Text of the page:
The Gold Rally Is Approaching A Speed Bump

Jul. 16, 2020 9:28 PM ETGDX, GLD, SIL, SILJ, SLV, TIP56 Comments37 Likes
Harrison Schwartz profile picture
Harrison Schwartz
12.32K Followers

Summary

  • Gold and precious metal miners have delivered strong performance this year due to Federal Reserve monetary policy.
  • Bullish sentiment surrounding gold has reached extreme levels, and there are essentially no bears left in the precious metals market.
  • Inflation-indexed interest rates and inflation expectation data suggest gold and silver's recent rally may be reaching an end.
  • A renewed slowdown in the broader economy may cause liquidity-based gold selling akin to that of March.
  • Gold and silver have strong long-run prospects, but it may be wise to wait for a correction instead of chasing performance.
  • This idea was discussed in more depth with members of my private investing community, Core-Satellite Dossier. Get started today »

(Pexels - The Pendulum Swings Both Ways)

One of the few solid areas to invest this year has been gold and gold miners. The SPDR Gold Trust ETF (GLD) has risen 18% this year and 50% since its 2018 trough. Miners have been even stronger, with the gold miners ETF (GDX) rising about 30% this year and 110% since the 2018 low.

Unlike most other high-performing equities, gold miners still have relatively normal valuations, with most having P/E ratios below 20X. Due to low valuations and evidence suggesting a long-term breakout in gold, gold and gold miners have been one of my largest allocations this year.

Gold is right at the cusp of making a new all-time-high which is currently $1920/oz (2011). Many investors and analysts are betting this will happen soon due to extreme money creation from the Federal Reserve and surprisingly high inflation (given the recession). However, no assets move in straight lines. When there are no bears left, the downside risk is often the highest.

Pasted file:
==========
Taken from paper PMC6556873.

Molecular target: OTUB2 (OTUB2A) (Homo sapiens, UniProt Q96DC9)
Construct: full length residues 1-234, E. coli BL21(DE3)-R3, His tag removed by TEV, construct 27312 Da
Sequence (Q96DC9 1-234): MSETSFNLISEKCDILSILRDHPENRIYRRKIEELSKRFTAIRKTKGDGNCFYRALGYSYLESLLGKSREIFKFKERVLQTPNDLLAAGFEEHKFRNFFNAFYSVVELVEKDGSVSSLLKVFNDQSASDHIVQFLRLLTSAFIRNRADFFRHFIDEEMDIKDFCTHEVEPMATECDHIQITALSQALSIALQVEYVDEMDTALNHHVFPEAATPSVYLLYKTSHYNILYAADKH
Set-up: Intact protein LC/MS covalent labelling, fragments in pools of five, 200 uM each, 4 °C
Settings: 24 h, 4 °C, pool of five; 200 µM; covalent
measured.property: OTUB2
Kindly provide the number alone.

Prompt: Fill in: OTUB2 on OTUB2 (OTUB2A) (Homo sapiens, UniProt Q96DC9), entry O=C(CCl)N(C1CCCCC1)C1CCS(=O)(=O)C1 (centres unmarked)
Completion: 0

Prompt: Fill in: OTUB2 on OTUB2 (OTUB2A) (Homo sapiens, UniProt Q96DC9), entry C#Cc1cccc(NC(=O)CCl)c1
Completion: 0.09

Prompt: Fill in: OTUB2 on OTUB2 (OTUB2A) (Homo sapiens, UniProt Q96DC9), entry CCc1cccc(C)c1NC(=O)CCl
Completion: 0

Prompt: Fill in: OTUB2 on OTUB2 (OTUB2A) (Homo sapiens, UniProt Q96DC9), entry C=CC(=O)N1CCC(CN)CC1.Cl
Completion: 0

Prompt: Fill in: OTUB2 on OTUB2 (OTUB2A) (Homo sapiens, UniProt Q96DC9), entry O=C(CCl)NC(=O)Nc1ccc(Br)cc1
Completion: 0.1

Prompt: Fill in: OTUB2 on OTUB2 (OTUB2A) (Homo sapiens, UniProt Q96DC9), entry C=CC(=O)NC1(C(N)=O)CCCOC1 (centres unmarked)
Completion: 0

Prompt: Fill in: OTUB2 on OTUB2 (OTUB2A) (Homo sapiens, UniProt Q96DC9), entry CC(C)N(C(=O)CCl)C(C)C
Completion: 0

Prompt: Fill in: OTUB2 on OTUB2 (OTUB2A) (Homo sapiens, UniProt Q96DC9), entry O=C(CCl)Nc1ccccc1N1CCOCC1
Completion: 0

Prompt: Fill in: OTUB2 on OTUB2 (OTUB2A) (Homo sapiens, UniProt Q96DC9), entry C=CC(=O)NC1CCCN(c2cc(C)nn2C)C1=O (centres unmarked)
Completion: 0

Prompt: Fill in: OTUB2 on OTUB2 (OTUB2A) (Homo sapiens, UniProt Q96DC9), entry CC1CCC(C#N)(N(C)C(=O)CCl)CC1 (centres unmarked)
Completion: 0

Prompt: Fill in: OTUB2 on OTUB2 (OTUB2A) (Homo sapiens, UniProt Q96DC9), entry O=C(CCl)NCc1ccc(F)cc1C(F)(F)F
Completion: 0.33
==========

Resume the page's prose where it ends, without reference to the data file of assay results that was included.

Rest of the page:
Today, that seems to be the case, and it warrants caution for precious metals investors. As you'll see, there may be a dip in gold and silver before a potential rally much higher.

Using Interest Rates to Forecast Precious Metals

Contrary to the beliefs of some, gold is a very efficiently priced asset that closely tracks monetary fundamentals. At its core, gold is a zero-yield asset that is likely to track CPI changes over a long-term horizon. In a sense, gold "competes" with fiat currency, which usually pays a positive yield after inflation. However, this is not true today, as interest rates are below inflation. This has been the primary catalyst for gold's breakout.

We can see this through yields on inflation-indexed Treasury bonds (TIP) which have a higher correlation to the price of gold, since they pay the change in CPI. We can also see CPI expectations from the difference in yield between these inflation-indexed bonds and traditional fixed-rate Treasuries (i.e., "breakeven rate"). See below:

ChartData by YCharts

As you can see, gold has a very strong negative correlation to the 10-year inflation-indexed Treasury rate. This rate is currently -78 bps, which means an inflation-indexed Treasury bond currently costs 78 bps to own (but is still indexed to CPI). In other words, investors are expected to lose 78 bps per year in purchasing power. This makes gold an attractive asset, since its yield is zero - it costs nothing to own.